Data breaches targeting retailers affect millions of customers
A data breach targeting Michaels – a national chain of arts and crafts stores – has possibly impacted more than two and a half million customers. This news comes on the heels of other major retailer data breaches and as consumer rights advocates are demanding greater accountability and protection from companies. Max Pringle reports.
The arts and crafts retailer Michaels announced Thursday that a malware attack may have affected some 2.6 million customers between May of last year and January. The company’s subsidiary, Aaron Brothers, also experienced an attack over the course of several months. The credit card data of an estimated 400 thousand Aaron Brothers customers may have been intercepted.
It’s the largest U.S. retailer data breach since Target announced a data breach involving millions of consumers’ credit and debit card numbers during the height of the last December’s shopping season. Companies like Neiman Marcus, Bloomingdale’s, Yahoo and others reported breaches soon after.
Christina Tetreault with Consumers Union says as more data is stored electronically, the attractiveness of that information to criminals has kept pace. She adds that Verizon, which publishes a report on data breaches found that in 2013, “61 percent of data breaches occurred at two types of institutions; financial institutions and retailers.”
“One of the causes is the phenomenal amount of data that is stored and retained for marketing purposes or other purposes that are not necessary to complete the transactions,” says Lenny Goldberg with the Privacy Rights Clearinghouse. A broad range of data stored for a long period of time makes it more vulnerable to hacking.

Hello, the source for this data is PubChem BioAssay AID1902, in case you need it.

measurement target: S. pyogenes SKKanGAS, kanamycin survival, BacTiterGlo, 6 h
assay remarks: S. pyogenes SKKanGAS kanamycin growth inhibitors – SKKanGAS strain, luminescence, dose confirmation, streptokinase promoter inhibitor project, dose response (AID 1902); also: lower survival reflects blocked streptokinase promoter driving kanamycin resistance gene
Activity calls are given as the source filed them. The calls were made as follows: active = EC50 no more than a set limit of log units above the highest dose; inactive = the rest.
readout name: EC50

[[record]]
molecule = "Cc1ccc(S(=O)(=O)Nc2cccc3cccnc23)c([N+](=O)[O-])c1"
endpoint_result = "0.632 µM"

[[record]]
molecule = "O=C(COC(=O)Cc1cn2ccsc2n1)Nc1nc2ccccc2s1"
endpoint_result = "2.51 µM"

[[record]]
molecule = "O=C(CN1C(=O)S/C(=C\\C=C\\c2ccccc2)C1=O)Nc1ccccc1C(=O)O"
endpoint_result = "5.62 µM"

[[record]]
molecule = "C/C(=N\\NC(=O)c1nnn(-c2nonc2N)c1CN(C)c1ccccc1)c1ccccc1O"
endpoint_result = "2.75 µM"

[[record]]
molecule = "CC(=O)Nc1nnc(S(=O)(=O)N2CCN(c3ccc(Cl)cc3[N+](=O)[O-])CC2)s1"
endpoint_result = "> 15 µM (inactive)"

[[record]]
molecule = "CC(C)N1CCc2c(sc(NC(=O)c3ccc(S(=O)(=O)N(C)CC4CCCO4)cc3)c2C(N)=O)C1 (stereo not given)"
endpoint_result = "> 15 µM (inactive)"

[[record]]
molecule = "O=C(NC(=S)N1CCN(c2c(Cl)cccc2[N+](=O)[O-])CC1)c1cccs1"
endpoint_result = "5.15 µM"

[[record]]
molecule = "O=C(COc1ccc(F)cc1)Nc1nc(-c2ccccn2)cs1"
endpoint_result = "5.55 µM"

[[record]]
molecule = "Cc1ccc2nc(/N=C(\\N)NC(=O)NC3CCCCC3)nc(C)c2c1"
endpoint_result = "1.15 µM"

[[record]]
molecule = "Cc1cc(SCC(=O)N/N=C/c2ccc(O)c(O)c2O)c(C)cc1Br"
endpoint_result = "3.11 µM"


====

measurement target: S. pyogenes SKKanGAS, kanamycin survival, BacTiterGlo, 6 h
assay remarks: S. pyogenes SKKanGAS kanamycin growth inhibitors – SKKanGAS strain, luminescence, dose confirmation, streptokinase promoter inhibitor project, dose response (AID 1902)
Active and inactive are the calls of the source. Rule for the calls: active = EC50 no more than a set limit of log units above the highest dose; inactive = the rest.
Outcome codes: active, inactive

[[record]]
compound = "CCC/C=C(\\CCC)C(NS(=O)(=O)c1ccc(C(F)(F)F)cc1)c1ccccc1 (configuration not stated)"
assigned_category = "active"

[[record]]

Richard Holober with the Consumer Federation of California says getting information out to the public quickly is critically important. He says Target got the word out fairly quickly that more than 40 million of its customers across the U.S. allegedly had their personal data stolen from their credit or debit cards. But, he says others took their time.
“In the case of Neiman Marcus, Bloomingdale’s and other affiliated stores, it would appear that a breach that occurred early in December, was kept quiet until after the Christmas shopping season was over,” says Holober. He added that the delay in notifying customers, “would have been for clear corporate purposes that are, in this case, at odds with the public interest.”
But Steve Schatz with the National Retail Federation says the industry spends billions each year on fighting cyber crime. Schatz says credit card issuers need to update out-of-date technology that’s vulnerable to fraud: “Private financial information is located on the magnetic strip of your card. Criminals know that they can get all the information they need by simply swiping that magnetic strip and basically monetizing your account.”
Schatz says the U.S. should adopt a pin and smart chip credit card standard much like those used in the EU, Canada and elsewhere. Those cards can only be used with the owner’s pin number and an electronic data chip integrated into the card.
The Federal Trade Commission has launched an investigation into the Target breach, which could lead to fines.
And the U.S. Senate Commerce Committee got into the act earlier this month by holding hearings on consumer data security. There are also several competing bills in Congress that seek to establish federal data breach security standards and protocols.
Michaels announced that the malware responsible for the data breach has been removed from its system. The retailer has also published a list of all its stores which were potentially affected.
(Photo credit: Brandon Dimcheff via his Flickr photostream. Used under Creative Commons license.)